Thursday, May 8, 2014

Vitamin Pills in the Compost

Yesterday when I saw a pile of vitamin pills that Dean had dumped in the green bin, I remembered the guest blog about vitamins in the compost which I had written for Jeanette Baird's Studio last year. I thought it would be fun to post it on my blog, and it might help me decide what to do with the old vitamin B tablets nestled among the pea pods.

Vitamin B pills discarded in Greenbin

                 Jeanette titled her post A Little Green Science Experiment and this is my contribution:

Last week Jeanette emailed me that she had decided to clear out her family's outdated vitamins.  She came across a website that advised her to "place them in hot water until they dissolve, add coffee grounds or kitty litter, place them in a ziplock bag and toss them in the garbage."  So in the spirit of curiosity and adventure, she followed the directions exactly and documented her little science experiment.

Old vitamins bubbling away in hot water in Jeanette's kitchen

Sensing that there had to be a green alternative, she consulted her "Green Gal"--me. I immediately thought of composting them, so when I got done chuckling, I decided to check what the experts had to say.  Interestingly, in all my respected sources, there was zero information on the effect of vitamins added to compost.  Neither the comprehensive Rodale Book of Composting, nor The Berkeley Ecology Center, not my favorite guide, Composting for Dummies, had a word to say on the subject.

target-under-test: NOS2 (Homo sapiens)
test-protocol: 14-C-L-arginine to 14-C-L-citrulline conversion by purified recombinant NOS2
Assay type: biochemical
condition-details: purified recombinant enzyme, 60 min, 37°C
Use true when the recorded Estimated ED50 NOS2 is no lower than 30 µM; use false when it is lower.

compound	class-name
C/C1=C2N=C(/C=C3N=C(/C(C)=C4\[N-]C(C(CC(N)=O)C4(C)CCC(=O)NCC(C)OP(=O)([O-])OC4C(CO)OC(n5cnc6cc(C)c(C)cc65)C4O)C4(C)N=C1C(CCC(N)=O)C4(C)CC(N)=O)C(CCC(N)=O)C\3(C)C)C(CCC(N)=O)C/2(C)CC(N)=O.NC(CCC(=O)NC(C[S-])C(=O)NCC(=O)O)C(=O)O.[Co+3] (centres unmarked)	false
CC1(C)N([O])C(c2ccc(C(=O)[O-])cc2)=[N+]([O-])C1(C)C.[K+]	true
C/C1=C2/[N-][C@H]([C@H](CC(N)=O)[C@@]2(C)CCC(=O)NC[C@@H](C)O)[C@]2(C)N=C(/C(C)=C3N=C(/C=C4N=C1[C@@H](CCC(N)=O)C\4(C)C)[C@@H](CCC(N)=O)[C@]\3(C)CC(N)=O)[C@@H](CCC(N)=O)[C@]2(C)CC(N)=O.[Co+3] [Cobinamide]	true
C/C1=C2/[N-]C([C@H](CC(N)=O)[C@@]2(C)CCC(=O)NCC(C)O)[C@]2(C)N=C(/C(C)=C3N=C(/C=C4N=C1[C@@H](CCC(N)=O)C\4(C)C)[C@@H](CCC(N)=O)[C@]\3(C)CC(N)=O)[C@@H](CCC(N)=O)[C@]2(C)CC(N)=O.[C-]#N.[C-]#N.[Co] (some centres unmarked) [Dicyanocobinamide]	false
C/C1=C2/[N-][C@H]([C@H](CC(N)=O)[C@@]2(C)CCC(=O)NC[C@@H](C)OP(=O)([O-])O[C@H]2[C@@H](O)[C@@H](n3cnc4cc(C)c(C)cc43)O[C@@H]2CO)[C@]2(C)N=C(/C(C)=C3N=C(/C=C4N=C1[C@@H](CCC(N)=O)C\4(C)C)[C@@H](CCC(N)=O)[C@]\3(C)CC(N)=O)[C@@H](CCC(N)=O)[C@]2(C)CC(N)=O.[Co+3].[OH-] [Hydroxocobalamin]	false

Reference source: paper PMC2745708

Finally, it was the Internet that provided some down to earth suggestions for vitamin disposal, and some novel ideas for their transformation - i.e. bead projects, noisemakers or a base for coloring paint.  Others discourage throwing them away at all, since it is debatable whether vitamin pills actually lose potency after their expiration date, which may be merely a gimmick used by manufacturers to sell more vitamins.

The Garden Web  has a lively forum with opinions and suggestions on discarding and composting vitamins.  The participants maintain that since compost is, after all, a mélange of organic matter made up of kitchen scraps and lawn clippings, etc., why not add unwanted vitamins into the mix.  These little capsules seem to have all the requirements for good compost material--they're small, non-toxic, water soluble and full of nutrients.  Why wouldn't they decompose with the other stuff, eventually turning into humus, which will in turn lighten, aerate and naturally fertilize the soil in the garden.

An Ecology Center employee told me that it's fine to experiment with home composting but the City of Berkeley doesn't want vitamin pills in their green waste.  That means I can't dump unwanted multivitamins in my green bin!

 So I removed the B vitamins Dean had dumped in the green bin and instead, I made a cleansing facial scrub. 

Preparing cleansing Facial Scrub in the food proocessor
Grind vitamins up in a food processor and mix them with yogurt, avocado and lemon or lime juice for a gentle exfoliating mixture you can use on your face and body. 


  1. Thank you dear ladies Jeanette and Taya for your graphically scientific treatises on vitamins in the compost. I'm sure Dean never again will commit such a faux pas.

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